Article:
5 Fintech Copywriting Strategies for Building Trust

Customers are becoming more wary of big promises in the fintech space—but here are five companies that have found ingenious ways to build trust with their audience.

How do you build trust in fintech?

“All money is a matter of belief,” said Adam Smith, the great Scottish economist. It’s a quote that rings particularly true in the wake of the FTX and Silicon Valley Bank collapses. In both cases, a sudden drop in audience trust contributed to their downfall. People want to know that they can rely on financial organizations to handle their hard-earned cash with care. And that holds doubly true for fintech startups whose unique and disruptive offerings haven’t yet gone mainstream.

With that said, how can innovative financial companies speak to audiences in a way that builds confidence, even in a climate of uncertainty? Here are five strategies that go a long way to engendering trust in your readers—and faith in your fintech.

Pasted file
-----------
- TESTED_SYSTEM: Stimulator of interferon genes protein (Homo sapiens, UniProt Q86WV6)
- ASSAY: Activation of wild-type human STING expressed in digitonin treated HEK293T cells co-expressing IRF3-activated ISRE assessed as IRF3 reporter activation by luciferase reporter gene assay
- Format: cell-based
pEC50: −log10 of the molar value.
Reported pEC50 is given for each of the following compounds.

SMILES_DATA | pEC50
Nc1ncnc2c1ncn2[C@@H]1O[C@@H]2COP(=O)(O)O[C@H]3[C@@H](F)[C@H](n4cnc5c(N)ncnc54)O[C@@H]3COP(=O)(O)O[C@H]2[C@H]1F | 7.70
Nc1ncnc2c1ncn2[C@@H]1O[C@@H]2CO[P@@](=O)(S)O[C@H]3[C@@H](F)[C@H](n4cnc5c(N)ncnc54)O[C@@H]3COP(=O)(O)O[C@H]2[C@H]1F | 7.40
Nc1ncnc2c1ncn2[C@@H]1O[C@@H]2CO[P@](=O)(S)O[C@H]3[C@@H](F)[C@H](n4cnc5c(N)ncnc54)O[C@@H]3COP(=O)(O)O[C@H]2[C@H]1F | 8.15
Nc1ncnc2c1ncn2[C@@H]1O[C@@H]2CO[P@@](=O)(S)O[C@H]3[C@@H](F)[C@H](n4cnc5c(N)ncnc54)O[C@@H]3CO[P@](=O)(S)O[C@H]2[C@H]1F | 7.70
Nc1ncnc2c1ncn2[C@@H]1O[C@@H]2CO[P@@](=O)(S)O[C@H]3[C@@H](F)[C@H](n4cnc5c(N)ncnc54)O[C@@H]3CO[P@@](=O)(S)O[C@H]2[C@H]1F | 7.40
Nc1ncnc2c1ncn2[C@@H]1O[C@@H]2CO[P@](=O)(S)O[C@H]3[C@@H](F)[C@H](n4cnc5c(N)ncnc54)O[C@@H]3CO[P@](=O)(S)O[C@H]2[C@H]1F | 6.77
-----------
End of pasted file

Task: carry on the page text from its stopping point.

Take a contrarian point of view.

It’s hard to gain credibility when you sound like everyone else, especially in an industry with trust issues. But if you have the courage to call out what’s not working in a field—and actually do something about it—well, then you’ve got a shot at turning a browser into a believer.

Insurance innovator Lemonade does a good job of this. “Forget everything you know about insurance,” reads their homepage headline. Okay, I’m listening. Tell me more. The copy goes on to explain how Lemonade is an “insurance company for the 21st century,” and how it’s turning insurance from a “necessary evil into a social good.” How, exactly?

The site explains that Lemonade takes a flat fee from the premiums you pay, uses what’s left to pay claims, and donates the remainder to a cause you care about. It all sounds fairly new and exciting—and that’s precisely the point. Go against the grain and increase your credibility.